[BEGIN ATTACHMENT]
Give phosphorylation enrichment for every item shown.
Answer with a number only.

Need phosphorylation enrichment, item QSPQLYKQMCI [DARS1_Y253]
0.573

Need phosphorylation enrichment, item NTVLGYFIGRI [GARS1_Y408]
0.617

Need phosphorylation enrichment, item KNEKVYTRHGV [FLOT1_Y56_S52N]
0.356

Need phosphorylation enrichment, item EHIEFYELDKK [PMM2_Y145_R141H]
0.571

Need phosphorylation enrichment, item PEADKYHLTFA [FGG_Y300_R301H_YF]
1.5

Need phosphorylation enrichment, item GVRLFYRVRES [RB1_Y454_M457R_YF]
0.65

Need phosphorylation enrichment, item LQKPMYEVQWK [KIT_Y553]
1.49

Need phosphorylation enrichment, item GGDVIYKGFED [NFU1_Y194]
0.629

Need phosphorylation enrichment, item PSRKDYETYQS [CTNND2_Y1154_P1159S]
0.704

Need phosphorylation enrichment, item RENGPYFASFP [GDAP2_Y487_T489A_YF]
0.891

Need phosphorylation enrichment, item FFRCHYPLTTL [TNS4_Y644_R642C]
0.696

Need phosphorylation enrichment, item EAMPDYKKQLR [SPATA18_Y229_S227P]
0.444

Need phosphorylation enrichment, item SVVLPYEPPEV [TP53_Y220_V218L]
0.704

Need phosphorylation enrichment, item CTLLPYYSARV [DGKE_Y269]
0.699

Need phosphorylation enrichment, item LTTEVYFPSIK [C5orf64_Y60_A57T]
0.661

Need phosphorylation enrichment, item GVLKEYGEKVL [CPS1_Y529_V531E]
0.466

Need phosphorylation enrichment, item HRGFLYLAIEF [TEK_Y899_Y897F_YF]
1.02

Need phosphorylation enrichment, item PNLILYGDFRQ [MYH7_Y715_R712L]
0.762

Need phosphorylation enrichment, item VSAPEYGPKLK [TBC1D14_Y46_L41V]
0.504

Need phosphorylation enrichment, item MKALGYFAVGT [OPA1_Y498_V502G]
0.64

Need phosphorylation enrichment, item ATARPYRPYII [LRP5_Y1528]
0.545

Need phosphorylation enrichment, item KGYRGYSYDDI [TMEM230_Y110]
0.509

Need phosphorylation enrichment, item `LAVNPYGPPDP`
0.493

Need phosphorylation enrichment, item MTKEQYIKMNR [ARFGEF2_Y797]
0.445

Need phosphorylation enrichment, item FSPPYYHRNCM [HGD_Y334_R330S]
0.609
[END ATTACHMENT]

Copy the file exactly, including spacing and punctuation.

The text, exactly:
Give phosphorylation enrichment for every item shown.
Answer with a number only.

Need phosphorylation enrichment, item QSPQLYKQMCI [DARS1_Y253]
0.573

Need phosphorylation enrichment, item NTVLGYFIGRI [GARS1_Y408]
0.617

Need phosphorylation enrichment, item KNEKVYTRHGV [FLOT1_Y56_S52N]
0.356

Need phosphorylation enrichment, item EHIEFYELDKK [PMM2_Y145_R141H]
0.571

Need phosphorylation enrichment, item PEADKYHLTFA [FGG_Y300_R301H_YF]
1.5

Need phosphorylation enrichment, item GVRLFYRVRES [RB1_Y454_M457R_YF]
0.65

Need phosphorylation enrichment, item LQKPMYEVQWK [KIT_Y553]
1.49

Need phosphorylation enrichment, item GGDVIYKGFED [NFU1_Y194]
0.629

Need phosphorylation enrichment, item PSRKDYETYQS [CTNND2_Y1154_P1159S]
0.704

Need phosphorylation enrichment, item RENGPYFASFP [GDAP2_Y487_T489A_YF]
0.891

Need phosphorylation enrichment, item FFRCHYPLTTL [TNS4_Y644_R642C]
0.696

Need phosphorylation enrichment, item EAMPDYKKQLR [SPATA18_Y229_S227P]
0.444

Need phosphorylation enrichment, item SVVLPYEPPEV [TP53_Y220_V218L]
0.704

Need phosphorylation enrichment, item CTLLPYYSARV [DGKE_Y269]
0.699

Need phosphorylation enrichment, item LTTEVYFPSIK [C5orf64_Y60_A57T]
0.661

Need phosphorylation enrichment, item GVLKEYGEKVL [CPS1_Y529_V531E]
0.466

Need phosphorylation enrichment, item HRGFLYLAIEF [TEK_Y899_Y897F_YF]
1.02

Need phosphorylation enrichment, item PNLILYGDFRQ [MYH7_Y715_R712L]
0.762

Need phosphorylation enrichment, item VSAPEYGPKLK [TBC1D14_Y46_L41V]
0.504

Need phosphorylation enrichment, item MKALGYFAVGT [OPA1_Y498_V502G]
0.64

Need phosphorylation enrichment, item ATARPYRPYII [LRP5_Y1528]
0.545

Need phosphorylation enrichment, item KGYRGYSYDDI [TMEM230_Y110]
0.509

Need phosphorylation enrichment, item `LAVNPYGPPDP`
0.493

Need phosphorylation enrichment, item MTKEQYIKMNR [ARFGEF2_Y797]
0.445

Need phosphorylation enrichment, item FSPPYYHRNCM [HGD_Y334_R330S]
0.609